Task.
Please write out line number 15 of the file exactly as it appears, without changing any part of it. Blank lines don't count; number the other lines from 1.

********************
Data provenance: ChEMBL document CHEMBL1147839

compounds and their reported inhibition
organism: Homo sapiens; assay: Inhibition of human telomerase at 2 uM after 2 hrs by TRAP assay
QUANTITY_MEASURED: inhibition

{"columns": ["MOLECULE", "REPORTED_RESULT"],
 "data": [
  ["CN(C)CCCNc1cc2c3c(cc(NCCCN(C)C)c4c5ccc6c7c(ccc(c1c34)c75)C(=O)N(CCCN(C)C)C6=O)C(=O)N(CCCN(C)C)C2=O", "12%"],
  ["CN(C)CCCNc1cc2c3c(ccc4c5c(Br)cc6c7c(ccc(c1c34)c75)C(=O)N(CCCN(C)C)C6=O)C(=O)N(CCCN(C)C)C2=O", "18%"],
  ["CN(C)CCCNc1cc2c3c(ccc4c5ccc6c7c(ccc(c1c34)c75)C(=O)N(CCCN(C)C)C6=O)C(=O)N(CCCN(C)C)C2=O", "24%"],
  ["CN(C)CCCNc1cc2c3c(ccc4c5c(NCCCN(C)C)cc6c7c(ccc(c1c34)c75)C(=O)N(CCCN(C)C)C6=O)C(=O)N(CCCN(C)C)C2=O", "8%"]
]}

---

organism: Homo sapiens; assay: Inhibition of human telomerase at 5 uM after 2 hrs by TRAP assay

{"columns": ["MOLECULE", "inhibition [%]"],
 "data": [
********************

 "data": [